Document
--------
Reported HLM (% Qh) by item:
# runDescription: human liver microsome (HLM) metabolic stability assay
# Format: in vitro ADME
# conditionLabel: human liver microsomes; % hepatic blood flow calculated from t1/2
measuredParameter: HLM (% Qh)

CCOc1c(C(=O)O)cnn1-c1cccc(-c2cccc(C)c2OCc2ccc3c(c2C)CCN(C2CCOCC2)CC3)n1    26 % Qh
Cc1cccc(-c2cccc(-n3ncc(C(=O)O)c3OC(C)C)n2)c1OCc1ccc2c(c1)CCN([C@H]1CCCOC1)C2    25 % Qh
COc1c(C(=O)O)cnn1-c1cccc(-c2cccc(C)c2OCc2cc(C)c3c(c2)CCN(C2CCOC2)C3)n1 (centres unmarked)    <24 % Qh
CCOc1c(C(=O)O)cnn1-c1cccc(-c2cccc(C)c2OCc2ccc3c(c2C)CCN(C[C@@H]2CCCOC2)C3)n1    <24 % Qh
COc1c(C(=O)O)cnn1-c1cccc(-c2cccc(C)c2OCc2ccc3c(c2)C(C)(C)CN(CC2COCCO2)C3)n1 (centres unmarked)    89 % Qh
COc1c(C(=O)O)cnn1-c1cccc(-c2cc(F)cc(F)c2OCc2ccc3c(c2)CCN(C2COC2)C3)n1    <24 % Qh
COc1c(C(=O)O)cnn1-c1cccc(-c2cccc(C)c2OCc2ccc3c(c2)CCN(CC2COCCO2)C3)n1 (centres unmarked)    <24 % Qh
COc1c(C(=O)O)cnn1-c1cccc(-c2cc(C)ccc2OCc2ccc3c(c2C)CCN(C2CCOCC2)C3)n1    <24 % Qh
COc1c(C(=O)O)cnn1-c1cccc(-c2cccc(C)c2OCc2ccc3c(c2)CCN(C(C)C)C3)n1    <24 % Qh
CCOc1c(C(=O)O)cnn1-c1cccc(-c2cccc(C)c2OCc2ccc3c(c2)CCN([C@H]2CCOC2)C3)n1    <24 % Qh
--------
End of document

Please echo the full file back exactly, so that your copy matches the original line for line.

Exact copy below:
Reported HLM (% Qh) by item:
# runDescription: human liver microsome (HLM) metabolic stability assay
# Format: in vitro ADME
# conditionLabel: human liver microsomes; % hepatic blood flow calculated from t1/2
measuredParameter: HLM (% Qh)

CCOc1c(C(=O)O)cnn1-c1cccc(-c2cccc(C)c2OCc2ccc3c(c2C)CCN(C2CCOCC2)CC3)n1    26 % Qh
Cc1cccc(-c2cccc(-n3ncc(C(=O)O)c3OC(C)C)n2)c1OCc1ccc2c(c1)CCN([C@H]1CCCOC1)C2    25 % Qh
COc1c(C(=O)O)cnn1-c1cccc(-c2cccc(C)c2OCc2cc(C)c3c(c2)CCN(C2CCOC2)C3)n1 (centres unmarked)    <24 % Qh
CCOc1c(C(=O)O)cnn1-c1cccc(-c2cccc(C)c2OCc2ccc3c(c2C)CCN(C[C@@H]2CCCOC2)C3)n1    <24 % Qh
COc1c(C(=O)O)cnn1-c1cccc(-c2cccc(C)c2OCc2ccc3c(c2)C(C)(C)CN(CC2COCCO2)C3)n1 (centres unmarked)    89 % Qh
COc1c(C(=O)O)cnn1-c1cccc(-c2cc(F)cc(F)c2OCc2ccc3c(c2)CCN(C2COC2)C3)n1    <24 % Qh
COc1c(C(=O)O)cnn1-c1cccc(-c2cccc(C)c2OCc2ccc3c(c2)CCN(CC2COCCO2)C3)n1 (centres unmarked)    <24 % Qh
COc1c(C(=O)O)cnn1-c1cccc(-c2cc(C)ccc2OCc2ccc3c(c2C)CCN(C2CCOCC2)C3)n1    <24 % Qh
COc1c(C(=O)O)cnn1-c1cccc(-c2cccc(C)c2OCc2ccc3c(c2)CCN(C(C)C)C3)n1    <24 % Qh
CCOc1c(C(=O)O)cnn1-c1cccc(-c2cccc(C)c2OCc2ccc3c(c2)CCN([C@H]2CCOC2)C3)n1    <24 % Qh